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japanese battle flag

Article about: by zwerge The 5 large kanji on the left say,Prayers For Everlasting Fortune In War,the rest of it is usually the names of the people wishing him this good fortune. Yes, this is correct, it i

  1. #11

    Default Re: japanese battle flag

    Quote by zwerge View Post
    The 5 large kanji on the left say,Prayers For Everlasting Fortune In War,the rest of it is usually the names of the people wishing him this good fortune.

    Yes, this is correct, it is a "well wishes in war " type flag, also with the names of the different people giving this soldier the flag.
    I think the large 5 characters for well wishes are "Bunn-Chok-yo" or something very similar. This is very common on many Japanese flags of all sizes.

    Regards, Steve

  2. #12
    ?

    Default Re: japanese battle flag

    It is Kibu Unchokyu.
    JEDEM DAS SEINE

  3. #13

    Default Re: japanese battle flag

    Quote by zwerge View Post
    It is Kibu Unchokyu.
    Ahhh yes, that is it. Thanks. I was close....

    Steve

  4. #14
    ?

    Default Re: japanese battle flag

    Hi Pondboss , unfortunately these flags are notoriously difficult to have translated due to the fact that the Japanese language has evolved so much from the vintage japanese used in the forties , so much so that most of today`s generation of Japanese people cannot translate these writings . So you really need to find an older generation Japanese to help . Good luck in your quest , you have a very nice example there
    REGARDS AL

    We are the Pilgrims , master, we shall go
    Always a little further : it may be
    Beyond that last blue mountain barred with snow
    Across that angry or that glimmering sea...

  5. #15

    Default Re: japanese battle flag

    its tough to find a elderly japanese man in the mountains of pennsylvania,but i will keep looking

  6. #16
    jimbocvs20
    ?

    Default Re: japanese battle flag

    Hey Pondboss- I have a Japanese Flag that my father took off a deceased Japanese soldier during the Luzon Battle. My flag shows the scars of battle. Iwill post a pix soon. I have a few of the characters interperted and they are nasty toward Americans!

  7. #17
    ?

    Default Re: japanese battle flag

    I look forward to seeing your flag
    REGARDS AL

    We are the Pilgrims , master, we shall go
    Always a little further : it may be
    Beyond that last blue mountain barred with snow
    Across that angry or that glimmering sea...

  8. #18

    Default Re: japanese battle flag

    cant wait to see it thanks for the comments...lets see more flags

  9. #19
    ?

    Talking Re: japanese battle flag

    Thats a nice example of a good luck flag you have there. As others have mentioned, these flags are very difficult to translate. I took mine with me one day when I went to a local sushi bar. The waitress knew a few of the characters, but had to consult who I assumed to be her mother for the others. The older japanese lady told me that it is very difficult to read because of the different handwriting styles, and that they are mostly family names.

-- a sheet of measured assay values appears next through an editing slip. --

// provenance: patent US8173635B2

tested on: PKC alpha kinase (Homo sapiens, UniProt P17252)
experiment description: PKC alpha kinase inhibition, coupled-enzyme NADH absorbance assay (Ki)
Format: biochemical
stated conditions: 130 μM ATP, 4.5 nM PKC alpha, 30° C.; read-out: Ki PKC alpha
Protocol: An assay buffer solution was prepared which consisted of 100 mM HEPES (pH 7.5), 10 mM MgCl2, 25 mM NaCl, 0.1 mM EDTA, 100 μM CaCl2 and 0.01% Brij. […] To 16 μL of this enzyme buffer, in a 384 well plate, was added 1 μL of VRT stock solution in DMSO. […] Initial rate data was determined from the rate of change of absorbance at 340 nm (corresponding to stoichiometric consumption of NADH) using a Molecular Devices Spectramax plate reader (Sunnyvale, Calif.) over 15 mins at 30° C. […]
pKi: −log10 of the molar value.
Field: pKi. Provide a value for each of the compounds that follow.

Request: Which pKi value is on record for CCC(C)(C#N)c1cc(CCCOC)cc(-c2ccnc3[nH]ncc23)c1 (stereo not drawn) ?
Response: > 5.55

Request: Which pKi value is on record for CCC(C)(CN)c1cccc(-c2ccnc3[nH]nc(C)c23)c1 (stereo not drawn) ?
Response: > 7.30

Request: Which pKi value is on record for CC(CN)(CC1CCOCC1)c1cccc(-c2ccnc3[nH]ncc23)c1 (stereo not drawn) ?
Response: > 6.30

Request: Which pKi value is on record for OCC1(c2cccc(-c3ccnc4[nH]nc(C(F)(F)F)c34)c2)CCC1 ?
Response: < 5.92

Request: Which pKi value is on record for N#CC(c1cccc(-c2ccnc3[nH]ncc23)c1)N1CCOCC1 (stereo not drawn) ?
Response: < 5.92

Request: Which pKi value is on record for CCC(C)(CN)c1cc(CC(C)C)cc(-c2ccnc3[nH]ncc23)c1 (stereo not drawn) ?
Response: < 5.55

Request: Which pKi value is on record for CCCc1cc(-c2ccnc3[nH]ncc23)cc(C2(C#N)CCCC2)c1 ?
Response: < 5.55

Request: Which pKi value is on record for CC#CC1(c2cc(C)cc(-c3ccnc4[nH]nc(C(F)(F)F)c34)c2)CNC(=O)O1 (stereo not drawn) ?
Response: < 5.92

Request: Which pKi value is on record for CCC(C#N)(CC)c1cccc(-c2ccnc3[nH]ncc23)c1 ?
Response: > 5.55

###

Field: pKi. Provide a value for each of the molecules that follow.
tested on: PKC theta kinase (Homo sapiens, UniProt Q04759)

I havent done much research beyond that. There is a book I've been meaning to buy though, and I've heard its a wealth of information.

    Amazon.com: Imperial Japanese Good Luck Flags and One-Thousand Stitch Belts (9780764329272): Michael A. Bortner: Books

    I also stumbled upon this website:

    Nambu World: Japanese Good Luck Flags

    Hope you can get some of it translated

  10. #20
    Stu W
    ?

    Default Re: japanese battle flag

    Hello,

    Yosegaki Hinomaru (Good Luck Flags) are indeed difficult to fully translate as the language is old school. However Dr. Mike Bortner offers a translation service through his web site. Here is a link...

    Get History Today - Home

    He's also a member of Wehrmacht Awards Forum (WAF name MIkeB) and could be contacted there if you wish his assistance. Might be a member here too, I just don't happen to know. You could search that name and find out.

    You need also be aware that these flags are most often flown and read with the tabs on the right side. It makes a huge difference when reading the kanji.

    Although these flags were carried into battle by the soldier they are more often referred to as Good Luck flags to differentiate them from rayed battle flag such as the one below.

    Hope some of this helps.

    Kind regards,
    Stu
    Click to enlarge the picture Click to enlarge the picture Click image for larger version. 

Name:	Army Battle Flag - Obverse.JPG 
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